The conference in Freiburg discussed ideas of a cross-border UBI for Europe. What form might this take?

A few years ago, the Belgian philosopher Prof. Dr. Philippe Van Parijs developed the concept of a Euro Dividend. His idea, which he also presented in Freiburg, is this: every EU citizen is paid a flat monthly income of 200 euros.

No one can live on 200 euros.

No, the Euro Dividend isn’t a basic income intended to secure livelihoods, but a sort of unconditional benefit that enables everyone to participate in social life in Europe and as a result should have an integrative effect. If we demand a lot of citizens, we shouldn’t let them feel that they don’t get anything except disadvantages back from the euro and the EU. This is where the Euro Dividend comes in – as a kind of integration benefit with a stabilizing effect: “Because you are involved in this important project and we can rely on you, you will receive 200 euros a month.” This would invigorate or reinvigorate European solidarity.

Who would finance it?

There are various thoughts about this at the moment. It’s conceivable that the Euro Dividend would be paid from a fund generated from the benefits of integration. Philippe van Parijs favors a standard premium on taxes on consumption in every country. Another option would be the EU-wide introduction of a carefully calculated uniform financial transaction tax.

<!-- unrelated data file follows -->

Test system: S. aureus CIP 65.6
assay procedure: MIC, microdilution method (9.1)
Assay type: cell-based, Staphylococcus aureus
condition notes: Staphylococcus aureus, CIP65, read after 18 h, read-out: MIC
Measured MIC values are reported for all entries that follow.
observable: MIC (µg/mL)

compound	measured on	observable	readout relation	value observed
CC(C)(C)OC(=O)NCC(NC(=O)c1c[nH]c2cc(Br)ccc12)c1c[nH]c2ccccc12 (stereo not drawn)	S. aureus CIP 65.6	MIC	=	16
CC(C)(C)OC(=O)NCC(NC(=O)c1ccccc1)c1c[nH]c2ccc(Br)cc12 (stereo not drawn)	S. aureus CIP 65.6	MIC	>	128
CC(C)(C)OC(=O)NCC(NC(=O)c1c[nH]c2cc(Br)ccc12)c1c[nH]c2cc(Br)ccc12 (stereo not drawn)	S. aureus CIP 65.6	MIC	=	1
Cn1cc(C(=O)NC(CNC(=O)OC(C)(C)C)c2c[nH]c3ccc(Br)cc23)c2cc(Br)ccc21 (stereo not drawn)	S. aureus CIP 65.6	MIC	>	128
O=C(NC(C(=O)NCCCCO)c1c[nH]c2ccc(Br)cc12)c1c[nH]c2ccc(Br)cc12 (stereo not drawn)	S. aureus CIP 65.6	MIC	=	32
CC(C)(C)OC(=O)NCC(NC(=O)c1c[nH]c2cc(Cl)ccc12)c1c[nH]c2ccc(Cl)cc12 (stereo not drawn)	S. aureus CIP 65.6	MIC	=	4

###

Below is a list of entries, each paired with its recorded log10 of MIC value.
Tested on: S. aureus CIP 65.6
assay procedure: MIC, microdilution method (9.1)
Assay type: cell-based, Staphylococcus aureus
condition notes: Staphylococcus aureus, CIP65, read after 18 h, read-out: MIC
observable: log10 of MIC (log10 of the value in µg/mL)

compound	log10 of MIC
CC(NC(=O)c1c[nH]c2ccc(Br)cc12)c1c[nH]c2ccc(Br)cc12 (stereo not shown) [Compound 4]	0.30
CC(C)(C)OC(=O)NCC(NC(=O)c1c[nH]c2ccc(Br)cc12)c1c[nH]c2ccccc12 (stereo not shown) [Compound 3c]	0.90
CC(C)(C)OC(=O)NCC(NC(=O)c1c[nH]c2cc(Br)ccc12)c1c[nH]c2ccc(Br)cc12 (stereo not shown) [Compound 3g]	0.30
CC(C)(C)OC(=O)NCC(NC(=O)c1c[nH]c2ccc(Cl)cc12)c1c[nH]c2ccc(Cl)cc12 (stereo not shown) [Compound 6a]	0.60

Plenum of the German Bundestag: politicians have so far been cool about the subject of an Unconditional Basic Income – because its introduction would mean that they would lose important levers to ensure the loyalty of their interest groups, says Karl Justus Bernhard Neumärker. Photo: Deutscher Bundestag / Thomas Trutschel/

Who would be entitled to the Euro Dividend?

That would have to be properly regulated: who is a citizen of the EU? Is it everyone with an EU passport? Everyone who pays taxes in the EU? Everyone who lives in the EU?

A study by the University of Hamburg on the introduction of the UBI in immigration societies recommends the grading of affiliation. For each year that someone lives in the territory of the UBI, they should receive a ten percent share of the full UBI. Is this conceivable?

Yes, very much so in fact. And that is precisely what fascinates me so much about the current discussion about a UBI. We are having an exceptionally productive debate which consistently gives rise to new, constructive proposals for thorny questions.

You are yourself currently preparing a pilot project for a cross-border UBI, which draws on a different concept to the Euro Dividend. What does it involve?

I would very much like to test the introduction of a UBI in the trinational region of the Upper Rhine. We’re currently engaged in investigating the networks and resources necessary for this. It is important to discover how a UBI can adapt to the different social systems in Germany, France and Switzerland, how it would work inside and outside the EU and whether it would really be regionally possible to finance the UBI by cutting classic welfare benefits. We may also find out what amount of UBI is reasonable and what effects it would have on people’s everyday lives, behavior and sense of time – on the unemployed and the employed, on people in the cities and in the countryside.

Website of the Basic Income Research Group at the University of Freiburg

Article in uni’wissen research magazine 01/2017